Now I think about my life today. So often the busyness of life clouds that perspective and drowns out that urgency. I’m guessing I’m not alone in this. I’m guessing we all get caught up in so many different things every day. Maybe it’s school for you as a student. For others it’s work to do, meetings to have, money to earn, appointments to make, assignments to complete, errands to run, boxes to check, people to see, mouths to feed, diapers to change. It can go on and on with so many things in our lives every day that we can lose perspective on what’s going to matter ten trillion years from today. Do these people around me know Jesus? Do these people I work with or go to school with or live next to—or even just run into at a store or a restaurant—do they know Jesus? That’s what’s going to matter forever for them.

So today I want to call each of us, based on God’s Word, to live for what is going to matter forever, to rise above the day-to-day perspective of all our lives and live for what’s going to matter ten trillion years from today. To be clear, I don’t want to cause us to add something else to our already full plates, but for us to see everything on our plates from a different perspective. I want us to see that we are surrounded every single day by people who need Jesus and to have this constant filter in our minds that thinks, “How can I best lead them to Jesus?” When we have this filter, it will radically change the way our lives look every day, and it will radically change the lives of others for all eternity.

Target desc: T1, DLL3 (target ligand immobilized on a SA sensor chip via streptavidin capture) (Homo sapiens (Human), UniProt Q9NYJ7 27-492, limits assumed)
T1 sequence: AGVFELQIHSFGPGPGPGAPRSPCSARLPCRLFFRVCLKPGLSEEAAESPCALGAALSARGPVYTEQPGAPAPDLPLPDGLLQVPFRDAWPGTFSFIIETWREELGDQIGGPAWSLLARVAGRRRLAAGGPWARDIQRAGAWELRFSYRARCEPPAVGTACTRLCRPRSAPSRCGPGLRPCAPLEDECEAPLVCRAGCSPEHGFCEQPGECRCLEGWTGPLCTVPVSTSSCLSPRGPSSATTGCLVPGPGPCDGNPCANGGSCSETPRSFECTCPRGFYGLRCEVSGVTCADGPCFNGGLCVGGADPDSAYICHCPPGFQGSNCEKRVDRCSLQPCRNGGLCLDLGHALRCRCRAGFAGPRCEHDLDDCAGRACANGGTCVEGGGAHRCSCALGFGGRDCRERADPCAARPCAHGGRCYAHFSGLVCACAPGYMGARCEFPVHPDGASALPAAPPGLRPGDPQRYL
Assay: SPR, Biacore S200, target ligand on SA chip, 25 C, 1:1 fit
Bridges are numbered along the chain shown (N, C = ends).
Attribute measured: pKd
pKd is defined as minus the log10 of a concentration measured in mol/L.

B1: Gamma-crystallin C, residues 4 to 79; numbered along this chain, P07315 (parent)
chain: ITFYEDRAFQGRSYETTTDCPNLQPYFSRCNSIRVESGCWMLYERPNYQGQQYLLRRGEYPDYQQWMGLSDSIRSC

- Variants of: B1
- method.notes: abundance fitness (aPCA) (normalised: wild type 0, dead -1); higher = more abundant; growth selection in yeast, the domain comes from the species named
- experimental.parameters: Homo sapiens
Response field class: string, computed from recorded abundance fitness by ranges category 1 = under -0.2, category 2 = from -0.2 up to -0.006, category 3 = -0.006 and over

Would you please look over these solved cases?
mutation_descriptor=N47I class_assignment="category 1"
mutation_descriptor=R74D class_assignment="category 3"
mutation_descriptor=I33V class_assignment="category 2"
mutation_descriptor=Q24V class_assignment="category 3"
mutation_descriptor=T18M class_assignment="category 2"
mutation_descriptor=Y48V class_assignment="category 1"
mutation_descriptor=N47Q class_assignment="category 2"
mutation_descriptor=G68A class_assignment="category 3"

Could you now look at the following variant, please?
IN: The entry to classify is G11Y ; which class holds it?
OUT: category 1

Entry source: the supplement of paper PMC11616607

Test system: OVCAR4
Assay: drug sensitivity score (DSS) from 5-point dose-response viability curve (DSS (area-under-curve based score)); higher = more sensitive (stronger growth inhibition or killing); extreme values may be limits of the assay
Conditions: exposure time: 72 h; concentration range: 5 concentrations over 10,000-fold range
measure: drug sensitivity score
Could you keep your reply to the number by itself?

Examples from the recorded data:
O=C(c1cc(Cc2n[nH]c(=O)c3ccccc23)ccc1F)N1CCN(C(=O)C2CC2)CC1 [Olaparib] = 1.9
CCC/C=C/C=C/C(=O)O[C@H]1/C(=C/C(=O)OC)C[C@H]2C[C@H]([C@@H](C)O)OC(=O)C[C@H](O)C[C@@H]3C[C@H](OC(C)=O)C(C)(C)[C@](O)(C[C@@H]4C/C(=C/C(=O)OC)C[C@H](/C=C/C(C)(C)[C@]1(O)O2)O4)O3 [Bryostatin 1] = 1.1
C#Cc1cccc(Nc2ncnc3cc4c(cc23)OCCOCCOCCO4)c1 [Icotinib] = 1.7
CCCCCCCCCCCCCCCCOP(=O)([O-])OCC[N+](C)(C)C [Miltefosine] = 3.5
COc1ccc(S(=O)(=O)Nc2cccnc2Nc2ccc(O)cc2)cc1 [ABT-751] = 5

We’re now in week three of this series on the conscience, looking at three questions we need to ask as we make decisions on a daily basis. The first question was, “What does the Bible say?” If we want to live with a good clean conscience and experience all that comes with that—intimacy with God, true success in life, unity in the church, living for what matters forever in this world—then we need to align our conscience with whatever God’s Word says.

Then, when the Bible is not clear on what to do in a certain situation, we need to ask the second question, “What does my conscience say?” What do I sense, as best I can, is right or wrong, good or best, in a specific situation? Then we saw last week in 1 Corinthians 8 that if we stop with these first two questions, we won’t have a good clean conscience, because we’ll be totally focused on ourselves. This is not the way God has called us to live. So we need to ask a third question. I’ll phrase this one a little bit differently than I did last week, after thinking about it more. I really want to get to the essence of what 1 Corinthians 8 teaches us.

So the third question is, “How can I best build up other Christians?” I think the way I phrased it last week was, “What is the effect on other Christians?” That’s certainly true generally, but a more specific question is, “How can I best build up other Christians?” There may be a situation where I can do something with a good conscience, but if that will cause my brother or sister in Christ to stumble, or it will tear them down in some way, then I will choose not to do it, because I want to build up others in love. We used the illustration of holding ropes with one another while holding on to our convictions, without getting puffed up by those convictions.